In the light of recent events in Paris we thought that it would be timely in this weeks podcast to address the issues of humour and offence. Which I guess begins with the idea of what is humour and what is offence? So I thought I would follow up with this blog.
This is a natural human emotion that is shared by all people in all parts of the world. Humour is often an emotional release typified by the fact that as a response to laughter our brain secretes happy hormones that will make us feel good. In many situations humour has a stress management function that allows for the release of tension. In some areas that are particularly stressful such as operating theatres, accident and emergency departments and ambulance or police response teams the humour may become very dark. If this humour is heard by people outside of the ‘group’ it may well be experienced as offensive, yet its function for those within the group is vital, it enable them to function.
Physical humour is often about laughing at other people’s physical misfortunes. The programme ‘You’ve Been Framed’ catalogues people falling off things or having accidents in ways that are seen by the viewers as funny. The fact that the incidents can be seriously damaging or life threatening is not taken into account. There is something about other people getting hurt that many of us find endlessly funny.
Social humour is the one that seems to create the most offence. This can become problematic because social humour tends to identify different groups as ‘us’ and ‘them’ but on the basis that one group is denigrated. When I was young the common joke was based around “There was an Englishman, a Scotsman, and an Irishman…” the punchline was always that the English man came out on top while the others were depicted as being stupid or as coming off worst. I don’t know if in Scotland the jokes were told with the roles reversed as in “there was a Scotsman, and Irishman and an Englishman…” but it was the Englishman who came off worst? I hope there were/are.
Self Denigrating humour is often used as form of bonding that intensifies our connectedness with the group. Older people may make a joke out of their poor memory or inability to do something which is another stress management function that others in the group can identify with.
As a child I heard a lot of Jewish humour. There were jokes told by Jews, about Jews, to other Jews, example.
Mani visits Isi who is stripping the wallpaper.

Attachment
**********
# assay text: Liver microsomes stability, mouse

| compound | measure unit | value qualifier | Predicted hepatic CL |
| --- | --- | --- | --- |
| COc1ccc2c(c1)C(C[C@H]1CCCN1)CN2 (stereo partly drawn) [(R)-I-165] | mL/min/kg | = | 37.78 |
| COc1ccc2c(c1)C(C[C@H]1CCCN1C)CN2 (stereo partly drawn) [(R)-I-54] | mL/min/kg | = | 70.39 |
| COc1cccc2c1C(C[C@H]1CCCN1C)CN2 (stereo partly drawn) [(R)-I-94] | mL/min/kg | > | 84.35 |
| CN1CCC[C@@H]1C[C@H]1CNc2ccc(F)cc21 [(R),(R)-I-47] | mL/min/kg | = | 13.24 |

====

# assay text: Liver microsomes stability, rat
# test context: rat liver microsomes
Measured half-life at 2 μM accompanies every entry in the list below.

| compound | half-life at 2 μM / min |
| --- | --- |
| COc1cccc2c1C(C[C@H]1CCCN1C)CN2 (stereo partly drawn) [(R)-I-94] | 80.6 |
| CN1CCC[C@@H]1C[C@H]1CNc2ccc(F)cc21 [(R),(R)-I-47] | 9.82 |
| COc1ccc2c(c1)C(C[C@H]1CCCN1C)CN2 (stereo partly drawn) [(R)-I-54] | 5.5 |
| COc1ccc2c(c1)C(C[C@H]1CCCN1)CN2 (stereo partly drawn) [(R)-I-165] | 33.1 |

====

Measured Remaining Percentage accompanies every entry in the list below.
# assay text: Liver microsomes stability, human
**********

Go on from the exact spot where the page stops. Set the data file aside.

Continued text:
Mani asks “Isi my boy are you redecorating”
Isi looks puzzled and replies
“No I’m moving”.
Intellectual humour is clever, may be sarcastic and often rude. It involves playing with ideas in a unique way.
The once was a man from Porthcawl
Who had a Hexihedronical Ball
It’s molecular weight
Was Pi over eight
Multiplied by the root of F**k all
Offensive humour is when something is designed to put down or hurt other people. Accepting that this may happen accidentally, offensive behaviour is really when it is intended. It is important to realise that we cannot be offended without our permission. Undoubtedly if we are the minority and the majority go out of the way to poor negative humour over us on a daily basis it will wear us down and would be describes as abuse, harassment or bullying.
Learning not to be offended is something that happens with maturity. When an individual, organisation, group, or sect are immature they have thin skins are unable to take or understand the humour that may be aimed at them. As groups mature and feel more confident in who they are, and what they believe, they are able to allow the humour to flow over them or even enjoy and appreciate it.
It is important that we do not go out of our way to offend others, yet we must also ensure that we do not allow others fears or immaturity to stop the magic of free speech. Intolerance, whether it is based in religion, dogma or ideology, if not confronted, will crush the freedom that allows for the development of human evolution.
Not sure who said this but I agree with it.
“The only thing that we should be intolerant of is intolerance”
Check out the link for some more interesting quotes
“Tolerance of intolerance is cowardice.”
Ayaan Hirsi Ali
“Declare your jihad on thirteen enemies you cannot see -egoism, arrogance, conceit, selfishness, greed, lust, intolerance, anger, lying, cheating, gossiping and slandering. If you can master and destroy them, then you will be ready to fight the enemy you can see.”
― Abu Hamid al-Ghazali
Finally, laughter is good. To be able to laugh, lovingly, at yourself and your fellow human beings is a gift. Be mindful and try not to offend others and remember that if we all look after each other we can have heaven on earth right now.
Take care and be happy